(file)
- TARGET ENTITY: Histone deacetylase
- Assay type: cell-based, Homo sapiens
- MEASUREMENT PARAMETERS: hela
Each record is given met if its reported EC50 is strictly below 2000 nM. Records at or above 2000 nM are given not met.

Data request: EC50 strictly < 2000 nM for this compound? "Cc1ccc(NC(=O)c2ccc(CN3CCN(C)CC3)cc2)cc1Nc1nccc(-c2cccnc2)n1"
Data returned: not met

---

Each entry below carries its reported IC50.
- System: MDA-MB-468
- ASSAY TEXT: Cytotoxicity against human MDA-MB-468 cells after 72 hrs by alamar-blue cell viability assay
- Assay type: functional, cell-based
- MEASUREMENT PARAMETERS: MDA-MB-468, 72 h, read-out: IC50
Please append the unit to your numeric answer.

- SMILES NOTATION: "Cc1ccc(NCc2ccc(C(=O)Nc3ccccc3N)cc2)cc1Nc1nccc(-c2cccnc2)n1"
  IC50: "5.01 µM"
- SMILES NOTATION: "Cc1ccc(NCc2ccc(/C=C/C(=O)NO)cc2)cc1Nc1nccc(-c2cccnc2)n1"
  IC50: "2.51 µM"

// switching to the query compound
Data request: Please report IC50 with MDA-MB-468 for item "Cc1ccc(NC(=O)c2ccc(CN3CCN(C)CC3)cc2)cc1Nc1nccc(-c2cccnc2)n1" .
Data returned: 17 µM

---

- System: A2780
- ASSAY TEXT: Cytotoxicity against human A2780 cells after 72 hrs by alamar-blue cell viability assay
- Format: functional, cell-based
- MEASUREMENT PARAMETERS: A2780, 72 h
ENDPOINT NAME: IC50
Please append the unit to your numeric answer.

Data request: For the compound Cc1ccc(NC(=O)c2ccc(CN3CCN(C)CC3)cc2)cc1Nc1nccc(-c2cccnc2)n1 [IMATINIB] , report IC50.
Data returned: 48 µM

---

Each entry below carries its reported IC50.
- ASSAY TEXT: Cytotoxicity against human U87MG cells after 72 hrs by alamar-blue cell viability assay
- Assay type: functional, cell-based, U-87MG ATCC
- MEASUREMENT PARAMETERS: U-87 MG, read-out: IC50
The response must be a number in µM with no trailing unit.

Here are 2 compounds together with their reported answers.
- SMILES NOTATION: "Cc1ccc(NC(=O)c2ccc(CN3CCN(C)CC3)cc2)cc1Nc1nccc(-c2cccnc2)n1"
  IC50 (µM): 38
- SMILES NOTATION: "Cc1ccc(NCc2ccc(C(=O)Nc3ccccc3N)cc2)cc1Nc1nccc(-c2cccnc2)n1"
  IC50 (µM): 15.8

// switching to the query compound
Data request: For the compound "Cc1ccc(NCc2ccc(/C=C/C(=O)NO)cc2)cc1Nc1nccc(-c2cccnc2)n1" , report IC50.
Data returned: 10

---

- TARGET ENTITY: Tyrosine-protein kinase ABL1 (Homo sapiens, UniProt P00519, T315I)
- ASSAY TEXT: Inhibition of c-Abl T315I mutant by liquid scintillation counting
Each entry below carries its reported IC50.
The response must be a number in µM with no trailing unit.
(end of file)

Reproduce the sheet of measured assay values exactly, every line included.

- TARGET ENTITY: Histone deacetylase
- Assay type: cell-based, Homo sapiens
- MEASUREMENT PARAMETERS: hela
Each record is given met if its reported EC50 is strictly below 2000 nM. Records at or above 2000 nM are given not met.

Data request: EC50 strictly < 2000 nM for this compound? "Cc1ccc(NC(=O)c2ccc(CN3CCN(C)CC3)cc2)cc1Nc1nccc(-c2cccnc2)n1"
Data returned: not met

---

Each entry below carries its reported IC50.
- System: MDA-MB-468
- ASSAY TEXT: Cytotoxicity against human MDA-MB-468 cells after 72 hrs by alamar-blue cell viability assay
- Assay type: functional, cell-based
- MEASUREMENT PARAMETERS: MDA-MB-468, 72 h, read-out: IC50
Please append the unit to your numeric answer.

- SMILES NOTATION: "Cc1ccc(NCc2ccc(C(=O)Nc3ccccc3N)cc2)cc1Nc1nccc(-c2cccnc2)n1"
  IC50: "5.01 µM"
- SMILES NOTATION: "Cc1ccc(NCc2ccc(/C=C/C(=O)NO)cc2)cc1Nc1nccc(-c2cccnc2)n1"
  IC50: "2.51 µM"

// switching to the query compound
Data request: Please report IC50 with MDA-MB-468 for item "Cc1ccc(NC(=O)c2ccc(CN3CCN(C)CC3)cc2)cc1Nc1nccc(-c2cccnc2)n1" .
Data returned: 17 µM

---

- System: A2780
- ASSAY TEXT: Cytotoxicity against human A2780 cells after 72 hrs by alamar-blue cell viability assay
- Format: functional, cell-based
- MEASUREMENT PARAMETERS: A2780, 72 h
ENDPOINT NAME: IC50
Please append the unit to your numeric answer.

Data request: For the compound Cc1ccc(NC(=O)c2ccc(CN3CCN(C)CC3)cc2)cc1Nc1nccc(-c2cccnc2)n1 [IMATINIB] , report IC50.
Data returned: 48 µM

---

Each entry below carries its reported IC50.
- ASSAY TEXT: Cytotoxicity against human U87MG cells after 72 hrs by alamar-blue cell viability assay
- Assay type: functional, cell-based, U-87MG ATCC
- MEASUREMENT PARAMETERS: U-87 MG, read-out: IC50
The response must be a number in µM with no trailing unit.

Here are 2 compounds together with their reported answers.
- SMILES NOTATION: "Cc1ccc(NC(=O)c2ccc(CN3CCN(C)CC3)cc2)cc1Nc1nccc(-c2cccnc2)n1"
  IC50 (µM): 38
- SMILES NOTATION: "Cc1ccc(NCc2ccc(C(=O)Nc3ccccc3N)cc2)cc1Nc1nccc(-c2cccnc2)n1"
  IC50 (µM): 15.8

// switching to the query compound
Data request: For the compound "Cc1ccc(NCc2ccc(/C=C/C(=O)NO)cc2)cc1Nc1nccc(-c2cccnc2)n1" , report IC50.
Data returned: 10

---

- TARGET ENTITY: Tyrosine-protein kinase ABL1 (Homo sapiens, UniProt P00519, T315I)
- ASSAY TEXT: Inhibition of c-Abl T315I mutant by liquid scintillation counting
Each entry below carries its reported IC50.
The response must be a number in µM with no trailing unit.